John Gager, one of the Freedom Riders who took a Trailways bus to Mississippi during the summer of 1961, will speak at Princeton United Methodist church on Sunday, November 9, at an 8 a.m. breakfast in the Fellowship Hall.
Gager participated in the civil disobedience protests against discriminatory Jim Crow laws and was arrested and jailed. “By pushing the boundaries, the civil-rights protests opened up space where people could think and act differently. The greatest changes come about not through changes in law, but in attitude,” said Gager in an interview with Princeton Alumni Weekly.
He retired in 2006 as the William H. Danforth Professor of Religion after 38 years on the Princeton University faculty.
This program will complement the traveling exhibit, “Risking Everything: A Freedom Summer,” which will be at the John Witherspoon Learning Commons, 217 Walnut Lane, from November 16 to 23 and at the Carl A. Fields Center from November 25 to December 5.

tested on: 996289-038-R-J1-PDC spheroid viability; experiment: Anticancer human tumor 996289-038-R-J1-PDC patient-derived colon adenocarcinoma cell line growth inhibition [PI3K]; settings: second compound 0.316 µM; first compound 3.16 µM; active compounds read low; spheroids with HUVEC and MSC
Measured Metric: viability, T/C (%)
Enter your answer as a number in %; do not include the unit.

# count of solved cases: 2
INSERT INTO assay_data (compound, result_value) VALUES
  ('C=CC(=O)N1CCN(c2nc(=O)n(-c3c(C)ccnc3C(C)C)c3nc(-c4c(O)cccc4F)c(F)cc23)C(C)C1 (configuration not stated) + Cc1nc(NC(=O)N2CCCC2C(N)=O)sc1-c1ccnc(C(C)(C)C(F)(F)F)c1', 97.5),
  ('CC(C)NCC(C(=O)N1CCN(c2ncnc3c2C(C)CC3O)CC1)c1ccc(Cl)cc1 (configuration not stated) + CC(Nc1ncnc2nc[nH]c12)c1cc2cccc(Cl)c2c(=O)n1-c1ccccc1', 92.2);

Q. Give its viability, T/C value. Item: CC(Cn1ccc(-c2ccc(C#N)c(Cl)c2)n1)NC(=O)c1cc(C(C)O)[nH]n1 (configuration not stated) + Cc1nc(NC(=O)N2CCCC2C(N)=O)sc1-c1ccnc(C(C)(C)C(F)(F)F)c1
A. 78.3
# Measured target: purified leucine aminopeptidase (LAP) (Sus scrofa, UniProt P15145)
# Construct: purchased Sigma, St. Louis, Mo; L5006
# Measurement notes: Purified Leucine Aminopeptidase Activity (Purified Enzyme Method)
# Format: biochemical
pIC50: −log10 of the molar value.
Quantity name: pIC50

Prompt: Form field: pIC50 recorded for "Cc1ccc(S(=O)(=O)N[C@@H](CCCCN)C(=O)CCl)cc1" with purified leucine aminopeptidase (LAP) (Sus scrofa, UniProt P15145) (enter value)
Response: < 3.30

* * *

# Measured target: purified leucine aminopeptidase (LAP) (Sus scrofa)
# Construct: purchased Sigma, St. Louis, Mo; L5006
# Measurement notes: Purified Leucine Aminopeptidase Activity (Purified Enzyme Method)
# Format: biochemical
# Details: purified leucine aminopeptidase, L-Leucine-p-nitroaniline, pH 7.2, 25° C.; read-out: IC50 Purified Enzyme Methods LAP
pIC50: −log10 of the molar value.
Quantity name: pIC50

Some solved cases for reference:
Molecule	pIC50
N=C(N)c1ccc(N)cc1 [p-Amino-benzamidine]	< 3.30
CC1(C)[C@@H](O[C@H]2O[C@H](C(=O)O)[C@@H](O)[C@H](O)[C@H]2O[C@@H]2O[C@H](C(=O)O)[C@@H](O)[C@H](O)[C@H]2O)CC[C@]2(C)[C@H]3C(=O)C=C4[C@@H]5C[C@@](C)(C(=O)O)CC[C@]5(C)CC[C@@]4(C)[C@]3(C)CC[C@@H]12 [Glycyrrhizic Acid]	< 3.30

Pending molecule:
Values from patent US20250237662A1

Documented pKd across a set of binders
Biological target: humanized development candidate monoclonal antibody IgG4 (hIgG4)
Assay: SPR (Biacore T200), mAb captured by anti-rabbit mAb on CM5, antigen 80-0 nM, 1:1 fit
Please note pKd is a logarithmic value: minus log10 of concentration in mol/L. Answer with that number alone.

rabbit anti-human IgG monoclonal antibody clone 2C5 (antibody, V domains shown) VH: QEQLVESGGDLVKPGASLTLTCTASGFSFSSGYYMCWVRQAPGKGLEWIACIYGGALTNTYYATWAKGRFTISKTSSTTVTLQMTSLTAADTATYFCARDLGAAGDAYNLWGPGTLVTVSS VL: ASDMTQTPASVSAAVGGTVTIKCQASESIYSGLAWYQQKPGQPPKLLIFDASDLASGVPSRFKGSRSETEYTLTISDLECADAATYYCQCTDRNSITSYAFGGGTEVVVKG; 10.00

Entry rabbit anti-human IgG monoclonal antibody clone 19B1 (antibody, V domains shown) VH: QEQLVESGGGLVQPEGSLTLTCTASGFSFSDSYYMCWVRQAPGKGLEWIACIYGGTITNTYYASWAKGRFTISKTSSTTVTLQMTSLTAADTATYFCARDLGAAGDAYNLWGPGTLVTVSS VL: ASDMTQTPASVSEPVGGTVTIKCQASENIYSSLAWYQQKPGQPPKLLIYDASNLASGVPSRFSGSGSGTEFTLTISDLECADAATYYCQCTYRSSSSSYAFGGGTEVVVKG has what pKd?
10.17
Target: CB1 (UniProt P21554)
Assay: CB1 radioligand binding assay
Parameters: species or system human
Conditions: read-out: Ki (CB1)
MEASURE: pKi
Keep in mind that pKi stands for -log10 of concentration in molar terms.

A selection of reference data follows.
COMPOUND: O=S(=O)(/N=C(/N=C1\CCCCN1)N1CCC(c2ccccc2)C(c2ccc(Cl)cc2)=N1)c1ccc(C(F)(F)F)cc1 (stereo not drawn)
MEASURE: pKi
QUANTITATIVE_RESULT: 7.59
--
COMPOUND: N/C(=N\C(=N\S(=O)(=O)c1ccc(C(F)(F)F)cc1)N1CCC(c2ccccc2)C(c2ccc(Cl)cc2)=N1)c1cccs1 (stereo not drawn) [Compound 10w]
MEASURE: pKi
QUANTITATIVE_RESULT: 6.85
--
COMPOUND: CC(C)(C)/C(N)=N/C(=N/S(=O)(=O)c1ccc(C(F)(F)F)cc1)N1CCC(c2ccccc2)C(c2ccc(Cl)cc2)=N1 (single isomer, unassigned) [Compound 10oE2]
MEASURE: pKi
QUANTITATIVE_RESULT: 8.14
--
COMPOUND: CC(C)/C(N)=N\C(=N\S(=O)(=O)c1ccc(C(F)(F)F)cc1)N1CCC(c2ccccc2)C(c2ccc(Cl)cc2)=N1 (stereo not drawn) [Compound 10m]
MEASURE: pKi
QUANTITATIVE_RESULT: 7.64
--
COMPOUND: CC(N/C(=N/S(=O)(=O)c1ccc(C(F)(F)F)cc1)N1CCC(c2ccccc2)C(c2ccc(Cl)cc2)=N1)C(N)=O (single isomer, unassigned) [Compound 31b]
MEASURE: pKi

This exhibit is cosponsored by the Princeton Public Library and Not in Our Town. It launches with civil rights activist Bob Moses speaking about the 1965 Freedom Riders on Sunday, November 16, at 2 p.m. at the JW Middle School Auditorium. Other events include a panel discussion led by Ted Fetter on Thursday, November 20, at 7 p.m. at the Princeton Public Library and a film at the Garden Theatre on Sunday, November 23, at 1 p.m.
Anyone in the community may attend to attend to learn more about this groundbreaking period of our fairly recent history in the USA. A donation of $5 is requested. The church is located on Nassau at Vandeventer: use the red door. RSVP at 609 924-2613 by 12 noon on Friday, November 7 or email UMM@princetonumc.org.